Wedding Day of Joeseph Gyanapraksan (head waiter at the India Club). India Club. 17th September 1966. Courtesy of David Joeseph. Via National Trust.

The India Club, at 143 Strand, is in trouble. And it’s not for the first time. First, for those who have not experienced its wonders, quick history lesson. The India Club was established in 1951, moving to its 143 Strand premises in 1964. It was the base of the India League (who organised for British…

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The medieval street network around the Strand and into the City, from seventeenth-century plans attributed to Robert Hooke.

In the wake of the Great Fire of London (September 1666), many speculative entrepreneurs reinvented themselves as urban developers. These individuals were the major figures of the modernisation of London’s street network. Laying out regular streets over freshly-bought land and building rows of similar (if not identical) terrace houses proved the best way to maximise…

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10 Adam Street has a famous-looking front door. You can pose in front of its glossy black paint, brass metalwork, and stone steps, pretending to pay a visit to that other Number 10. However, I would suppose, the mood inside both buildings couldn’t be more different. Helen greets me when I arrive, with shoes off…

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Introduction In my earliest posts on Strandlines, I focused heavily on a bastion of Strand history: The Savoy. Over time I diversified my interests and desired to find the more niche and hidden stories of this great viaduct. Unsurprisingly, however, when I decided to look into depictions of the Strand in film over time the…

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Maureen Duffy and Liz Mathews, with host Katie Webb.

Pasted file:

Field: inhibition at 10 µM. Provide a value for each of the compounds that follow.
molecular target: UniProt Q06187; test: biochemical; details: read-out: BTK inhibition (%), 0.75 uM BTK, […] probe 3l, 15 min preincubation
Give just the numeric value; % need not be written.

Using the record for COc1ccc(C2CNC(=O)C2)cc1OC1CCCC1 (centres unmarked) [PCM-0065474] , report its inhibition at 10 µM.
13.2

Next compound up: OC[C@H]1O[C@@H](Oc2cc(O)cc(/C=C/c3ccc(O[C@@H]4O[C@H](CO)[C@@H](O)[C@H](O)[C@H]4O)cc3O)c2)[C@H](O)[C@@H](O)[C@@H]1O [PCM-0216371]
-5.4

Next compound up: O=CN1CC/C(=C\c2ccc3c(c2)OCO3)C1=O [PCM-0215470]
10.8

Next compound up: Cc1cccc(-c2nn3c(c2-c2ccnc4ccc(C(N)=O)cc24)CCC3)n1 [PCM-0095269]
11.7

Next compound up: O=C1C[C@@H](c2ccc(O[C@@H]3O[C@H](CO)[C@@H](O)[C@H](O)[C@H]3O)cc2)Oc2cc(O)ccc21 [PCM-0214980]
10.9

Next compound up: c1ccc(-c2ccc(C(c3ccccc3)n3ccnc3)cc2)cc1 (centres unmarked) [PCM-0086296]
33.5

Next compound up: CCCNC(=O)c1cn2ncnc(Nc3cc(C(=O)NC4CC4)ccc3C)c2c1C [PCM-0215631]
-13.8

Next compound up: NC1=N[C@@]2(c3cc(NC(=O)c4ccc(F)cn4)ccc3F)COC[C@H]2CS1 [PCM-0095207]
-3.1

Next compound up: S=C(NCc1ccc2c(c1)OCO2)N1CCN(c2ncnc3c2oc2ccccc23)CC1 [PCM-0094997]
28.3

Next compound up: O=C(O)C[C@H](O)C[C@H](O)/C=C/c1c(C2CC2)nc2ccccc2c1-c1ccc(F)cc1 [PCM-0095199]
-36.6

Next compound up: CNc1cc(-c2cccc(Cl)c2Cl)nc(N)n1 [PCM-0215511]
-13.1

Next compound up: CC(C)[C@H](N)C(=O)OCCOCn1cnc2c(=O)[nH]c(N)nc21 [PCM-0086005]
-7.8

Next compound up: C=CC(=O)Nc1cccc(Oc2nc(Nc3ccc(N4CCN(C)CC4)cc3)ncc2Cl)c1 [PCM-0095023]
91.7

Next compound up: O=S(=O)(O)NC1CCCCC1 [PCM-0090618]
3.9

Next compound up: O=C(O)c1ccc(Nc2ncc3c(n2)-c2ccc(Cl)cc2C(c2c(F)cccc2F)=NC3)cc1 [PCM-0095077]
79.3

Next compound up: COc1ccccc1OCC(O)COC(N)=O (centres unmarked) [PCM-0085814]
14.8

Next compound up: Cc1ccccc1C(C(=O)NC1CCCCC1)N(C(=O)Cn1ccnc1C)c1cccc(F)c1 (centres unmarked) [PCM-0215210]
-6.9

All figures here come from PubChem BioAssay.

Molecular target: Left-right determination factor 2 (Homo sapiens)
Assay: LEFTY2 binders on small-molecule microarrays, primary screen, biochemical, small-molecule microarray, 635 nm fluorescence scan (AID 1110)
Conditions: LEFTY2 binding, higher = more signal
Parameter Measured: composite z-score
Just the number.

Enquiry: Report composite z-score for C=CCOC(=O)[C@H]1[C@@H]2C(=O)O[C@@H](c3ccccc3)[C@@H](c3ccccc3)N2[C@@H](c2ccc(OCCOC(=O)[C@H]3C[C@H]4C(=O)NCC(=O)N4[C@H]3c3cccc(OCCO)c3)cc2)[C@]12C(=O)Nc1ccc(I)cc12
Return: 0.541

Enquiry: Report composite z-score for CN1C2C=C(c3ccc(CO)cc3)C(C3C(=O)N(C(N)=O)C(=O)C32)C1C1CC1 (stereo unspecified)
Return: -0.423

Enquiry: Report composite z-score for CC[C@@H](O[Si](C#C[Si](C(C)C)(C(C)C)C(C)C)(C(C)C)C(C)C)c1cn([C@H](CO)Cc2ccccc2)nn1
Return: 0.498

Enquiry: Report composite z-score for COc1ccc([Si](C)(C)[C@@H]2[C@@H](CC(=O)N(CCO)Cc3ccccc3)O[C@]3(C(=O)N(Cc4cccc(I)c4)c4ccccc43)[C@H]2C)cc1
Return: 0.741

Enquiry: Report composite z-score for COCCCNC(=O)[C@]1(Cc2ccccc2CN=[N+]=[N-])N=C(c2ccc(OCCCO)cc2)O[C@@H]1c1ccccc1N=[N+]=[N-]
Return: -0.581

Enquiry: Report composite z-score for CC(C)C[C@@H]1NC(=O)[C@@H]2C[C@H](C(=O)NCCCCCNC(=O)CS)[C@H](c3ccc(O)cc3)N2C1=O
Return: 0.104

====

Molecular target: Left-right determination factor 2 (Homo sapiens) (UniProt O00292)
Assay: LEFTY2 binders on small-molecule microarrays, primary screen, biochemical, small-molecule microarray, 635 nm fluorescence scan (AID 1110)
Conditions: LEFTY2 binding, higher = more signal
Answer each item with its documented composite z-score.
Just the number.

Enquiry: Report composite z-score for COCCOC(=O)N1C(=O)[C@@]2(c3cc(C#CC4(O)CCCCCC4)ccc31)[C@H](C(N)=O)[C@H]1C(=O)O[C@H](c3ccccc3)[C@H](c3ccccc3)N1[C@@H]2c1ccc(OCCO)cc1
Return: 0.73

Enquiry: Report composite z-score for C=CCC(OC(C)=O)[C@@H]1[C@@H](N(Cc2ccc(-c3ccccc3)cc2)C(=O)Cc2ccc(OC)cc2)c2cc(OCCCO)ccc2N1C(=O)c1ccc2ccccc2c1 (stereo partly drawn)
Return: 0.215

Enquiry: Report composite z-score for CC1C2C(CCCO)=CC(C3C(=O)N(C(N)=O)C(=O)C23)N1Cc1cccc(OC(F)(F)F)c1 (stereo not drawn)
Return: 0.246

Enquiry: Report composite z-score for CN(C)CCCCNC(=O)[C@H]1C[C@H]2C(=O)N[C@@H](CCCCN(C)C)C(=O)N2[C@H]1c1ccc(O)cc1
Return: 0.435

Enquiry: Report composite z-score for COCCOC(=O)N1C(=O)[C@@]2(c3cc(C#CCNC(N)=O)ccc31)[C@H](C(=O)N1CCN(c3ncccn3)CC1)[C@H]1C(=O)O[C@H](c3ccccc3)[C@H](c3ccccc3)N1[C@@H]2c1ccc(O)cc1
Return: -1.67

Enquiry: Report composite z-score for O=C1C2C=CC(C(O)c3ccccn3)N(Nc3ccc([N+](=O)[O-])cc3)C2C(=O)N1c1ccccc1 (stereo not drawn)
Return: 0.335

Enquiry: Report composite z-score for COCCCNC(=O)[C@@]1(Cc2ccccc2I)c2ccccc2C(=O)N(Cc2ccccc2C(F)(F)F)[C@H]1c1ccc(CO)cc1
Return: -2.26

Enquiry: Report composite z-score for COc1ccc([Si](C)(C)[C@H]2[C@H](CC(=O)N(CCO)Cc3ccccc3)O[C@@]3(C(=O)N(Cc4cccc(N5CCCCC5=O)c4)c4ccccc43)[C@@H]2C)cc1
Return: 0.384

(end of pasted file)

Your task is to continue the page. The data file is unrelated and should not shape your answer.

On 25th November 2020, we held an online event to celebrate the launch of Strandlines‘s special collection on Maureen Duffy. We heard from Maureen about her latest work; the forthcoming publication of her first children’s book Sadie and the Seadogs, illustrated by Anita Joice, and her 20th novel, After Eve. Maureen also read two poems…

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The pandemic has undoubtedly emptied out London streets, all its buzzy hangout spots, workplaces and cultural epicentres. As essential workers continue to uphold the skeleton of the city and restaurants endeavour to provide the necessary sustenance (still managing to fit in a hello to the customers, often half in, half out, of alignment with the…

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Aged parchment paper with a large written heading and several blocks of written text.

Today, the name of London’s most recognizable street, the Strand, evokes images of Trafalgar Square’s lions, the iconic Somerset and Bush houses, and, most of all, busied sidewalks alive with Londoners. Those images, while impressive to locals and tourists alike, are tied rather arbitrarily to their street’s name. What brought the name to the place?…

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The Strand from the corner of Villiers Street by George Scharf, 1824 (British Museum)

Villiers Street has always captivated me. Linking the Strand to the Embankment, it remains one of the most vibrant walkways in the area and it plays an important part in connecting people to some of central London’s main visitor attractions – historical buildings and palaces, galleries, theatres, cinemas, museums and parks. It has a buzzy…

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